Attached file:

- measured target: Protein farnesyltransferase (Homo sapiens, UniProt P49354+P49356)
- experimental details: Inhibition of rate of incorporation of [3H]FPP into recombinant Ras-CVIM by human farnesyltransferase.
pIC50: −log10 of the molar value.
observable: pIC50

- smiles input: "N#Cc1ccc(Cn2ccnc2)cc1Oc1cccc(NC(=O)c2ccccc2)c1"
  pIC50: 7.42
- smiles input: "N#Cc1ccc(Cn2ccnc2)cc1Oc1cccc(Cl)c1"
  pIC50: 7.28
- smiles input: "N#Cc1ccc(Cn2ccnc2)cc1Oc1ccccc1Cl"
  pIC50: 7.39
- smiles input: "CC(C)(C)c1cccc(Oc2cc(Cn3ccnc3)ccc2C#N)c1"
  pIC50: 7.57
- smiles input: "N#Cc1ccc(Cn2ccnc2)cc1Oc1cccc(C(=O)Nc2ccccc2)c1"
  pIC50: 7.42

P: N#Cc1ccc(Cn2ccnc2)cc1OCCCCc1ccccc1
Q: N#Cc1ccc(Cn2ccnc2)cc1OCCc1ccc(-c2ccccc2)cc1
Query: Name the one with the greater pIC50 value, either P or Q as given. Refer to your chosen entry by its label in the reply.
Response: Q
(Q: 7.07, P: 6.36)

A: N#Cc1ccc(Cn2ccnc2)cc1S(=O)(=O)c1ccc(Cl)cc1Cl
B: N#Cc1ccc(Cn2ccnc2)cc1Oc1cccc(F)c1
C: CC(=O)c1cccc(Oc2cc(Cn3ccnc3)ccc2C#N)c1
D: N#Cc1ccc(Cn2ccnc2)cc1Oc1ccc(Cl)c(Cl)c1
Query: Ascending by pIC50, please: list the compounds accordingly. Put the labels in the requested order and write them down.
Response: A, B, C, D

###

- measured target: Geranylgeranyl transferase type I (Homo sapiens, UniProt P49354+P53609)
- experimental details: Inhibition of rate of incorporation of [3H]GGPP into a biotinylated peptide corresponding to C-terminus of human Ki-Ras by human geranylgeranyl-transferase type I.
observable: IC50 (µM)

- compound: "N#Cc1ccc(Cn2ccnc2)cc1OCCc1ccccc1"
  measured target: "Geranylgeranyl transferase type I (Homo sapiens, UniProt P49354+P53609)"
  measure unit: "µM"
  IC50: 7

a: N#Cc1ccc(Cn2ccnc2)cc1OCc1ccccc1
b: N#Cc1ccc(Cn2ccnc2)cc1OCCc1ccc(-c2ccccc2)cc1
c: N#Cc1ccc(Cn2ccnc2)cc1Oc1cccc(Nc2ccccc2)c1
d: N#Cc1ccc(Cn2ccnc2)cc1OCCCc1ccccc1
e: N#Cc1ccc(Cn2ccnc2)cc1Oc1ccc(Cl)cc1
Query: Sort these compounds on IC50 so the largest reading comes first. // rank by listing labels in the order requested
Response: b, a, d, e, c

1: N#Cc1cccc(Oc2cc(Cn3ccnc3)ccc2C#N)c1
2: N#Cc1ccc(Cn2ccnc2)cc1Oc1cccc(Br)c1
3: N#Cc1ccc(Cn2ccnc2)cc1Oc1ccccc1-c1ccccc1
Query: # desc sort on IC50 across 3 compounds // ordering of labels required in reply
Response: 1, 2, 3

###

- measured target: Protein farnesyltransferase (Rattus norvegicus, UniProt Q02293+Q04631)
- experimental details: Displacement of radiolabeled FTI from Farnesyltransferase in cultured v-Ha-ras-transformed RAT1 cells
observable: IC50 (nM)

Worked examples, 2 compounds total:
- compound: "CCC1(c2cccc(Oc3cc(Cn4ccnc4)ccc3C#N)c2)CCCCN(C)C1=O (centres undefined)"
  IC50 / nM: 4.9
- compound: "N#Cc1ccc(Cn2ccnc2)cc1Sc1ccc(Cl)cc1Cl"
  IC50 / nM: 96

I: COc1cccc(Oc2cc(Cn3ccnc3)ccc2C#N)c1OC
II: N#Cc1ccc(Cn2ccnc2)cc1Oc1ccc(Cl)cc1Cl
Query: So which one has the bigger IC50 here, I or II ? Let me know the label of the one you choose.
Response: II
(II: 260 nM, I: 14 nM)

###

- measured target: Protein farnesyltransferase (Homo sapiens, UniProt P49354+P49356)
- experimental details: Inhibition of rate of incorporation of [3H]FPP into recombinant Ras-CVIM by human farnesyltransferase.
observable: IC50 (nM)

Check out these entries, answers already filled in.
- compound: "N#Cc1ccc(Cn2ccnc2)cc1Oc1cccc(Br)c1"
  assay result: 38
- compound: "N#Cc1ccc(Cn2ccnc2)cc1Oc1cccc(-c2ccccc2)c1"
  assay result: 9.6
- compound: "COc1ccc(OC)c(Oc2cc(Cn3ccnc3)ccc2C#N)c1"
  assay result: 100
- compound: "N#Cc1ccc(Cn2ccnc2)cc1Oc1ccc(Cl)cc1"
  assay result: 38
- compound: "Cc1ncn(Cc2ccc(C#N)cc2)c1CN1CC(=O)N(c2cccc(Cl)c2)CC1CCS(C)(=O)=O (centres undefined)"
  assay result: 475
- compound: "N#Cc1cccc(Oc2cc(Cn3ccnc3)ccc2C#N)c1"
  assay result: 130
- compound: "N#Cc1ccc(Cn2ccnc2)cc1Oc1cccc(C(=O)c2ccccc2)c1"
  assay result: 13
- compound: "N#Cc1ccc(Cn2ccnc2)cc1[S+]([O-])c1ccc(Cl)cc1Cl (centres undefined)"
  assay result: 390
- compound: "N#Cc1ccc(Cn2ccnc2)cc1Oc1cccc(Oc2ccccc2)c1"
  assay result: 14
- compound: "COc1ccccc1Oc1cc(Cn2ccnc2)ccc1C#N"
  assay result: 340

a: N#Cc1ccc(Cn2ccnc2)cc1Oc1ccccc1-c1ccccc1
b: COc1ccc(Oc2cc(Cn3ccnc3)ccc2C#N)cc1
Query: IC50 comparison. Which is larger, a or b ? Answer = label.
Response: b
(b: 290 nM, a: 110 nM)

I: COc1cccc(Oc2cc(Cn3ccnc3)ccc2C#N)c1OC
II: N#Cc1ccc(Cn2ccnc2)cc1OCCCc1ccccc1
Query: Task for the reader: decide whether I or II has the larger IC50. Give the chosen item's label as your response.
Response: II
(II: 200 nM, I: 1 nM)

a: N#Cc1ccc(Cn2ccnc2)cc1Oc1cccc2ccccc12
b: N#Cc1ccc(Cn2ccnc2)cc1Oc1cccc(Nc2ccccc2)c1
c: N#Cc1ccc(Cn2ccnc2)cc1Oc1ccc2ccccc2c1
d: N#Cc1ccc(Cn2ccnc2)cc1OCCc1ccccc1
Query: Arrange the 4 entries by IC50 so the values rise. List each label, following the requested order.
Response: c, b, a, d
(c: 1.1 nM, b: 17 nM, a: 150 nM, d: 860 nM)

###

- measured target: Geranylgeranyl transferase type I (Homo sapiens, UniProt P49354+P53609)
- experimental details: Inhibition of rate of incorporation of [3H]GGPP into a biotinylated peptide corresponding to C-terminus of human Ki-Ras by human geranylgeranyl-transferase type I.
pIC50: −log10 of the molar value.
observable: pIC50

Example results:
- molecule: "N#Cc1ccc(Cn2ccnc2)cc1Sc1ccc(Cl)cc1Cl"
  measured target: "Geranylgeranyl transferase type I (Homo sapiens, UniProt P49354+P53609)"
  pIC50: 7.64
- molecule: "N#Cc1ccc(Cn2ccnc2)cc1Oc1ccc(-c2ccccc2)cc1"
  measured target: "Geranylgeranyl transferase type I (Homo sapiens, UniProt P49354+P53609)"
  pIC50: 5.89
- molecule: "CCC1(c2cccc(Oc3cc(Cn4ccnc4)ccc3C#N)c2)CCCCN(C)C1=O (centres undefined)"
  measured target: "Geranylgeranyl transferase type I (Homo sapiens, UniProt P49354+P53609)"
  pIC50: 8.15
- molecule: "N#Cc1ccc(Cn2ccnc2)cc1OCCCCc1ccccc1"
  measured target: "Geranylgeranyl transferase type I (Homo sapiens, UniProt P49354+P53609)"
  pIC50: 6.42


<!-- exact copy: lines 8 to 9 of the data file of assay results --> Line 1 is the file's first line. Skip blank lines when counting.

  pIC50: 7.28
- smiles input: "N#Cc1ccc(Cn2ccnc2)cc1Oc1ccccc1Cl"